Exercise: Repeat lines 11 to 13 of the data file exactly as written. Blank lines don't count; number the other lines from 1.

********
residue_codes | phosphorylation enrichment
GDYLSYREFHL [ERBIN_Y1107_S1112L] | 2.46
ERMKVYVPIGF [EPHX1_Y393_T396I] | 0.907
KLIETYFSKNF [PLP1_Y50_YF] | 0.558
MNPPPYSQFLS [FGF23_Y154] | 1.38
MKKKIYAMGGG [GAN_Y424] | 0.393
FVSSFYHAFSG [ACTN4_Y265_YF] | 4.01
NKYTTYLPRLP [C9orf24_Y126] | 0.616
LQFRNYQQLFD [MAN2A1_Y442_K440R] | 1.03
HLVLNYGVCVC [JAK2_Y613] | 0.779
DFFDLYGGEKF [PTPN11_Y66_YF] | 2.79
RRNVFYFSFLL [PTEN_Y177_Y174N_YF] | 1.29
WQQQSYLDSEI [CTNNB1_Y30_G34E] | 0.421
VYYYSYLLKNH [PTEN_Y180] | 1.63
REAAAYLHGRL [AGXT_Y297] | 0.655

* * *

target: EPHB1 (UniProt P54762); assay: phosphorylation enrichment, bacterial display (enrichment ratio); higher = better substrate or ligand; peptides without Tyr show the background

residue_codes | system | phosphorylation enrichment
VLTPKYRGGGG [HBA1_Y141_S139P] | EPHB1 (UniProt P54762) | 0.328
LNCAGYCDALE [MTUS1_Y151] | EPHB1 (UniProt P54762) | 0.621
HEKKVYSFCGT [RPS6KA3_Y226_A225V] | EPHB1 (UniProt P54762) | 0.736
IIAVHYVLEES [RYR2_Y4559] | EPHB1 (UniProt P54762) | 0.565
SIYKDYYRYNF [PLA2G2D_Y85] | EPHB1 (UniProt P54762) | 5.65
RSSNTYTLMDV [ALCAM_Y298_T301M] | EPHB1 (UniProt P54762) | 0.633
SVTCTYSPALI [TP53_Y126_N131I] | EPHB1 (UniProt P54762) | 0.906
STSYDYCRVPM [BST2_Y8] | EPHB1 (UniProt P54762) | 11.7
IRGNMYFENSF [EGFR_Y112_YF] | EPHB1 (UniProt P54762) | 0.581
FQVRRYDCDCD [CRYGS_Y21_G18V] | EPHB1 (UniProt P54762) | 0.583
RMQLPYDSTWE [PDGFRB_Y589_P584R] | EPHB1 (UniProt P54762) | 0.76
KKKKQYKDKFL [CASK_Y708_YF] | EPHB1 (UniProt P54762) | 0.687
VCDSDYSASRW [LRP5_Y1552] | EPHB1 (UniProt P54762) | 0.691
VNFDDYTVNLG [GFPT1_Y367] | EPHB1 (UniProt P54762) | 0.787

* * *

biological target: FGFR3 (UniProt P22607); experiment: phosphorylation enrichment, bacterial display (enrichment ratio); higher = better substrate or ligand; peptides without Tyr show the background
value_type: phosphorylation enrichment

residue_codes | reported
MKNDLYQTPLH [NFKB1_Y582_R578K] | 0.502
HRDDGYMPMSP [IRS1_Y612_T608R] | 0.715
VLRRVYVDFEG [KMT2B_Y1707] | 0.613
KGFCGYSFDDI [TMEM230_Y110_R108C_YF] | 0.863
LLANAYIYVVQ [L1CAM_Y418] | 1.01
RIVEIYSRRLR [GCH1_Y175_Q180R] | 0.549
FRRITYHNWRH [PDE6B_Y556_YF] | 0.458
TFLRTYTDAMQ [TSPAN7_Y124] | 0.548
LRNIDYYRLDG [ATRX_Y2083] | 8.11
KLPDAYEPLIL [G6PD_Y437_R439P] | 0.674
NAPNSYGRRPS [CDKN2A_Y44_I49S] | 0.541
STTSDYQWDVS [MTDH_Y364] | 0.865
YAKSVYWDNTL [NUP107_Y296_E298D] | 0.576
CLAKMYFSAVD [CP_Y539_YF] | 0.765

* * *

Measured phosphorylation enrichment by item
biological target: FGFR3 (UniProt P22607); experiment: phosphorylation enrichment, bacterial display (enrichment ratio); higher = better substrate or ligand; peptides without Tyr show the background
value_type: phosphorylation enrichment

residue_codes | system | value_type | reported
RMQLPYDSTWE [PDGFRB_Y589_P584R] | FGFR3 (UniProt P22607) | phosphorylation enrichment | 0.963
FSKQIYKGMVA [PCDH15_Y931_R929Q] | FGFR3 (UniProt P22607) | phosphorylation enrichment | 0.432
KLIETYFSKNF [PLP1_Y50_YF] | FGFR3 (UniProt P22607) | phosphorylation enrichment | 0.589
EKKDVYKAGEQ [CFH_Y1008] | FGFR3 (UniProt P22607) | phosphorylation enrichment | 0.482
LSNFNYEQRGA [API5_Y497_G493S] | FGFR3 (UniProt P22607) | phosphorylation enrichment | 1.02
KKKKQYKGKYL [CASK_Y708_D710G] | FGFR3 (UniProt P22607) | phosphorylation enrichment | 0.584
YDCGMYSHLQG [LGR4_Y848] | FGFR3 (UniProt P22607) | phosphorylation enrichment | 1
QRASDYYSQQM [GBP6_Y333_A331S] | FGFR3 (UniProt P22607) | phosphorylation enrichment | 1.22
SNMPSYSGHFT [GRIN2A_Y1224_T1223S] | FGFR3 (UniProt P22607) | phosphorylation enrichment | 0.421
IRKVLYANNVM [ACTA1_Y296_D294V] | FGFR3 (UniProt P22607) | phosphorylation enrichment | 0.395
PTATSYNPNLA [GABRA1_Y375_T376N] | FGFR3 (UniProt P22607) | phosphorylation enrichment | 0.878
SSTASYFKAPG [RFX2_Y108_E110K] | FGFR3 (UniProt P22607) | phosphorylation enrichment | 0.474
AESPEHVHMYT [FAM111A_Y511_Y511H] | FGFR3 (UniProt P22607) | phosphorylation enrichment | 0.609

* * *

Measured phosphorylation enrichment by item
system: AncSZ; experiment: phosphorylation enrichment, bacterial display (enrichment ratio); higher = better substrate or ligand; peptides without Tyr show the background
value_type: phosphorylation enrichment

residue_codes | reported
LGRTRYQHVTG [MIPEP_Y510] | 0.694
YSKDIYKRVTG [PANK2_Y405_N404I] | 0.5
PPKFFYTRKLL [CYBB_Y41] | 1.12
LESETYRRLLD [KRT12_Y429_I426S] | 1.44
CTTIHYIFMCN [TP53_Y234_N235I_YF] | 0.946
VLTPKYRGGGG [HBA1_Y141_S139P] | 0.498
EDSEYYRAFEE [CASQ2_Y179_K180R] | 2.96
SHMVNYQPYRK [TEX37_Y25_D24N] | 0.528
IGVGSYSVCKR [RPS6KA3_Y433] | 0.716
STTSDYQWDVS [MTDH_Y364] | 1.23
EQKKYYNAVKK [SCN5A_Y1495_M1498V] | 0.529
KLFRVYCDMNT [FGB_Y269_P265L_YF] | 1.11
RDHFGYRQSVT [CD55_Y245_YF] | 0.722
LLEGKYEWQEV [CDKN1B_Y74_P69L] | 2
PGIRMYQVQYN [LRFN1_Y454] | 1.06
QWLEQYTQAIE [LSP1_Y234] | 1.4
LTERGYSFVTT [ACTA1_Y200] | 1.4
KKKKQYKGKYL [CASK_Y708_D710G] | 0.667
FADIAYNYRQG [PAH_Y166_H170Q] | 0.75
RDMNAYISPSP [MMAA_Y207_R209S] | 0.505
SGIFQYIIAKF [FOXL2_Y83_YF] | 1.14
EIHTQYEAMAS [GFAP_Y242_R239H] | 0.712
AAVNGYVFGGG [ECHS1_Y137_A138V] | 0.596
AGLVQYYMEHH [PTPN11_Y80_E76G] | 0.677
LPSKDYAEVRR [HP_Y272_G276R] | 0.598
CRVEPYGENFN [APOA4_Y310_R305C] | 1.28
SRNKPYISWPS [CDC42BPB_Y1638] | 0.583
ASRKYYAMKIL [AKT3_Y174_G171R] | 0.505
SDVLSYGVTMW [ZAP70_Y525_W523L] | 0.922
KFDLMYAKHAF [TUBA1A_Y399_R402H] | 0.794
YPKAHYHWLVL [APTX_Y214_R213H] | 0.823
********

DFFDLYGGEKF [PTPN11_Y66_YF] | 2.79
RRNVFYFSFLL [PTEN_Y177_Y174N_YF] | 1.29
WQQQSYLDSEI [CTNNB1_Y30_G34E] | 0.421